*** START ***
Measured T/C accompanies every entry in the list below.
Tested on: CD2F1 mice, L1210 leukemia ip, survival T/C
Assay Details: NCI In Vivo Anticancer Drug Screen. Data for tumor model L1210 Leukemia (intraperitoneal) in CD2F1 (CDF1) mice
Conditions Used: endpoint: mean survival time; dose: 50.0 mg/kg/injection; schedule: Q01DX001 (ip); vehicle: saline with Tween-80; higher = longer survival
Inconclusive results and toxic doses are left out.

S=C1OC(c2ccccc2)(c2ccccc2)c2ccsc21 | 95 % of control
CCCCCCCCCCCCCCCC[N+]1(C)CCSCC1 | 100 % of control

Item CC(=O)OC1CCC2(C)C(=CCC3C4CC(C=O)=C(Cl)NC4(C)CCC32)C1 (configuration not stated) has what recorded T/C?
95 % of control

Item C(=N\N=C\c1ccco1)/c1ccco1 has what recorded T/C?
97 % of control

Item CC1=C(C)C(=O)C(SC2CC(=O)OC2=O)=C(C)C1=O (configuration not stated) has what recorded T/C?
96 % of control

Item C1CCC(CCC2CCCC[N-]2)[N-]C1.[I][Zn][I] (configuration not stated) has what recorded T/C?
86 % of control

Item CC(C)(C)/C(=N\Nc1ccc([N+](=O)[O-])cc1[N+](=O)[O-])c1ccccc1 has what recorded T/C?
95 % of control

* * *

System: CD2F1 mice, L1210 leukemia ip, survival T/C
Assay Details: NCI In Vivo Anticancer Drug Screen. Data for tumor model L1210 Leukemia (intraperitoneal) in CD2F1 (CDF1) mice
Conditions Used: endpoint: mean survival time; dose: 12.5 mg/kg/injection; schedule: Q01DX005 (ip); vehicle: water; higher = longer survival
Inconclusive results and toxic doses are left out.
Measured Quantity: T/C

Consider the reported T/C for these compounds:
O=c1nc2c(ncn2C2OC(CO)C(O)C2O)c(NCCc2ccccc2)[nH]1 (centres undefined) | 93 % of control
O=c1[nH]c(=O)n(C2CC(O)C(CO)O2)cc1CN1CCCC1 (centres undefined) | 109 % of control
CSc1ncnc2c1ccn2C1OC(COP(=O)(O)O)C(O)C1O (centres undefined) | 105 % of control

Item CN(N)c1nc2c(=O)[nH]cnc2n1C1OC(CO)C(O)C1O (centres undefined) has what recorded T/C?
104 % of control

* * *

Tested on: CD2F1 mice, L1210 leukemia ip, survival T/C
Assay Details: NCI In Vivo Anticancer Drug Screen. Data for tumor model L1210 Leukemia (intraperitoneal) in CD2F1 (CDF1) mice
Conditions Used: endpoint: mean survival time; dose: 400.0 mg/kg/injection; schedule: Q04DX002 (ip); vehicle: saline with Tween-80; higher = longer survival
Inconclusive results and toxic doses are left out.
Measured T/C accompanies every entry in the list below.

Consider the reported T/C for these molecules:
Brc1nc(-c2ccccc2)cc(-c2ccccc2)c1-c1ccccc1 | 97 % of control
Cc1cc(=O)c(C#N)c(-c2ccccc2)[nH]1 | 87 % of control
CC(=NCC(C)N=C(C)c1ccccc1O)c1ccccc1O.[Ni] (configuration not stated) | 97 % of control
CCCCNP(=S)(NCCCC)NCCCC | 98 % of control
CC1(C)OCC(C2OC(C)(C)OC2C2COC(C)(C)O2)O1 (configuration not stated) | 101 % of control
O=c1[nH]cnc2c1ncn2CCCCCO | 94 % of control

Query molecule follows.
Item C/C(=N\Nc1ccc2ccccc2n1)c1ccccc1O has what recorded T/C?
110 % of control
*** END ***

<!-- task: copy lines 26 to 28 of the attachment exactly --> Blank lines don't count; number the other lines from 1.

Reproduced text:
O=c1[nH]c(=O)n(C2CC(O)C(CO)O2)cc1CN1CCCC1 (centres undefined) | 109 % of control
CSc1ncnc2c1ccn2C1OC(COP(=O)(O)O)C(O)C1O (centres undefined) | 105 % of control

Item CN(N)c1nc2c(=O)[nH]cnc2n1C1OC(CO)C(O)C1O (centres undefined) has what recorded T/C?